Nonpharmacologic interventions: Support for the use of dietary fiber in the management of pediatric constipation is mixed and requires additional investigation (Bell & Wall, 2004; NASPGHN, 2006; Rubin, 2004). The evidence supporting the use of biofeedback in children with defecation disorders, including encopresis, is inconsistent (Brazzelli & Griffiths, 2006; Coulter et al., 2002; Rubin).
Not Recommended for Practice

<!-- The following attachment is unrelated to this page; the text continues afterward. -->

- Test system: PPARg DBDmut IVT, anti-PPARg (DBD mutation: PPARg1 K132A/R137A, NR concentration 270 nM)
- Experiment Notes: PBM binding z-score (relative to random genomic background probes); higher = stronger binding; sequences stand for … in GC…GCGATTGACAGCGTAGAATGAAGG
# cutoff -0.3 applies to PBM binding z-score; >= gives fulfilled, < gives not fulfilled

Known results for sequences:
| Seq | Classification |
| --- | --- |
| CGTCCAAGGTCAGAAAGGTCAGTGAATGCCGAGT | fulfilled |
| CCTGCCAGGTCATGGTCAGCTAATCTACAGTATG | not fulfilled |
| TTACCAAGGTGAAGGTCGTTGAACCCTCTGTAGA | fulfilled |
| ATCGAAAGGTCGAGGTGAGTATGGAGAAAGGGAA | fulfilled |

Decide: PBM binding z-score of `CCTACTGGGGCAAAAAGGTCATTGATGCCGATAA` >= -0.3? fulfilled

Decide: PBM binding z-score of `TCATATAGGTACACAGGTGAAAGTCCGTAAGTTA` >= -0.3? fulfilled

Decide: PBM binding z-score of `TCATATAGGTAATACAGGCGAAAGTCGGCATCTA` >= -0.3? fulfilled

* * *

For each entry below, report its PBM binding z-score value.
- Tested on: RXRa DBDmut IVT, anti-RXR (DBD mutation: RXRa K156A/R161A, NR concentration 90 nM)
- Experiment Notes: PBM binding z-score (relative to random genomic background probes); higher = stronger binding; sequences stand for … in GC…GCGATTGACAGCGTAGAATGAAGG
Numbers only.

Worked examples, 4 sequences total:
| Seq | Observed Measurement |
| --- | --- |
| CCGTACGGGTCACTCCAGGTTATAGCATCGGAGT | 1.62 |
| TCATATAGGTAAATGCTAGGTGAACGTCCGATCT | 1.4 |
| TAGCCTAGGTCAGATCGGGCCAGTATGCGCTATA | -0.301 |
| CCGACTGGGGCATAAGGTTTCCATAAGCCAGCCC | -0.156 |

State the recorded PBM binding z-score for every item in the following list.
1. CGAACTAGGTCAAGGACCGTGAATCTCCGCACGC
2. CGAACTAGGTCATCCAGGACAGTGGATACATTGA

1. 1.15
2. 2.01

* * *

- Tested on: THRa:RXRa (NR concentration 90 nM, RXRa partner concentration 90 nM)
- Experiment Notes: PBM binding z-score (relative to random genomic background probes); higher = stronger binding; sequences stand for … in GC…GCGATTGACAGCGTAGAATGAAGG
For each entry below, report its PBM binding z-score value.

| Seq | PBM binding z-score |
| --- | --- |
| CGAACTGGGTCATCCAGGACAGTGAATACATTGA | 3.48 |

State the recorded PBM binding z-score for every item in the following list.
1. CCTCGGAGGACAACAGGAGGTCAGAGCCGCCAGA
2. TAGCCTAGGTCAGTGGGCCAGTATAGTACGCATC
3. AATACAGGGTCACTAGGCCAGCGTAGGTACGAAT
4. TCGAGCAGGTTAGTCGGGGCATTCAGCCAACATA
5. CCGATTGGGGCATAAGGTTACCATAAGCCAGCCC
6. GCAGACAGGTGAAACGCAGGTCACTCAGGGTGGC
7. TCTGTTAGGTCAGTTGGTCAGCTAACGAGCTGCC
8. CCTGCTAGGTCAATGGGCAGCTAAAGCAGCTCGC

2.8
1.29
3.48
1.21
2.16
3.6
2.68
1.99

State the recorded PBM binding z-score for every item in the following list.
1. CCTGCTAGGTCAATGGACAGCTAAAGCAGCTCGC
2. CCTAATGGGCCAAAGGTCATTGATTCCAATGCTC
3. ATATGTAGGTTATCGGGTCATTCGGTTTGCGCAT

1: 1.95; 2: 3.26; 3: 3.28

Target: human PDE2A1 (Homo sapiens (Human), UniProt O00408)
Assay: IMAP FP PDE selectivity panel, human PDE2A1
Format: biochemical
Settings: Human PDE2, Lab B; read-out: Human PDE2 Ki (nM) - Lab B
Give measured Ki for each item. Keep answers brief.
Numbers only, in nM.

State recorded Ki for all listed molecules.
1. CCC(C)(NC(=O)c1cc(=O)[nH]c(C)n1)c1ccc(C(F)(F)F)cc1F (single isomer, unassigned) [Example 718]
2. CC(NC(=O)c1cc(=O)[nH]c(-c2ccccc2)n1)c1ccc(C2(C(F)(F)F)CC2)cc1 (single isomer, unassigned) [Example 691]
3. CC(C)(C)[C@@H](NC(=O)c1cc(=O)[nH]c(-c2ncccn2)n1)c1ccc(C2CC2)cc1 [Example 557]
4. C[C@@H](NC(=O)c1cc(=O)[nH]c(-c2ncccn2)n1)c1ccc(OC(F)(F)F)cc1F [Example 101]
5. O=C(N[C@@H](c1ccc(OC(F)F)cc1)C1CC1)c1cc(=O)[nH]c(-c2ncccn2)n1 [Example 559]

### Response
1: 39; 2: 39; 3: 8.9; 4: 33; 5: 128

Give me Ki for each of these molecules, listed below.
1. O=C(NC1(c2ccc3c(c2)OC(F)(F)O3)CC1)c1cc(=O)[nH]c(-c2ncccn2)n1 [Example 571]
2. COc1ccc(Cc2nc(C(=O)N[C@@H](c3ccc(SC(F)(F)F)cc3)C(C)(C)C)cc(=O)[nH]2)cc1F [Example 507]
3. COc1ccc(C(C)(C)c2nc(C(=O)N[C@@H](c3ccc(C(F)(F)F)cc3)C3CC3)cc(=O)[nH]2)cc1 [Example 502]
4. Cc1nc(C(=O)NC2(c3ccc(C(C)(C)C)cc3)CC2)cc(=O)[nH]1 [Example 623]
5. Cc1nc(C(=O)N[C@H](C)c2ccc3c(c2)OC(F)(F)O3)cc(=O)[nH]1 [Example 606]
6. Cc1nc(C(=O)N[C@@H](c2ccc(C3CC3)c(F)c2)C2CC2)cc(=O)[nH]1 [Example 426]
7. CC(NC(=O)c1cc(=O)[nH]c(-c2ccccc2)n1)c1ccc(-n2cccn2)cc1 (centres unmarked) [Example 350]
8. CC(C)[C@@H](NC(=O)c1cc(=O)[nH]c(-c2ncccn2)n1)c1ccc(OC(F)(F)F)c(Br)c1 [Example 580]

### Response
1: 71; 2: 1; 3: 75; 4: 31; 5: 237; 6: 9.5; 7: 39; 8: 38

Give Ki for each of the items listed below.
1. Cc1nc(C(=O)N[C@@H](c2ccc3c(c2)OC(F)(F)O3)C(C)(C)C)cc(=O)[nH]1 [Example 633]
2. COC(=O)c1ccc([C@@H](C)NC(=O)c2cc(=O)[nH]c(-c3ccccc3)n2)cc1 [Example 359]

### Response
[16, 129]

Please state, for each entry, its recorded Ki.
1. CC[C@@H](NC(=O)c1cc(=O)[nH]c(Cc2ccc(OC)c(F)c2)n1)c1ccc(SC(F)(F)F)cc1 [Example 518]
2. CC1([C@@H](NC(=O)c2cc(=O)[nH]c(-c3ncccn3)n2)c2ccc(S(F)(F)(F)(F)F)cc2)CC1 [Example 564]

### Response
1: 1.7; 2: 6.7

The use of cisapride as an effective laxative in the pediatric population was supported by high levels of evidence from several systematic reviews (Baker et al., 1999; Rubin, 2004). However, as previously noted, cisapride was taken off of the market and therefore is not recommended for practice. In addition, soap suds, tap water, and magnesium enemas are not recommended for rectal disimpaction in children because of their potential toxicity, and enemas are not recommended for use in infants (Bell & Wall, 2004; NASPGHN, 2006). Lastly, information is conflicting related to the use of corn syrup as a stool softener based on concerns that it is not sterilized when packaged and may be a source of Clostridium botulinum spores (Bell & Wall). The spores have been isolated in samples of corn syrup; however, since changes in corn syrup processing were initiated, no further spores have been identified (Risko, 2006). The NASPGHN (2006) guidelines state that “light and dark corn syrup are not considered to be potential sources of Clostridium botulinum spores” (p. E11) and thus can be used as stool softeners in infants and children. Any pasteurized corn syrup is considered safe for use in infants and children. Corn syrup was categorized under not recommended for practice on the constipation PEP cards, based on the 2004 article by Bell and Wall citing the potential risk of Clostridium botulinum, because the pediatric cancer population often is immunocompromised.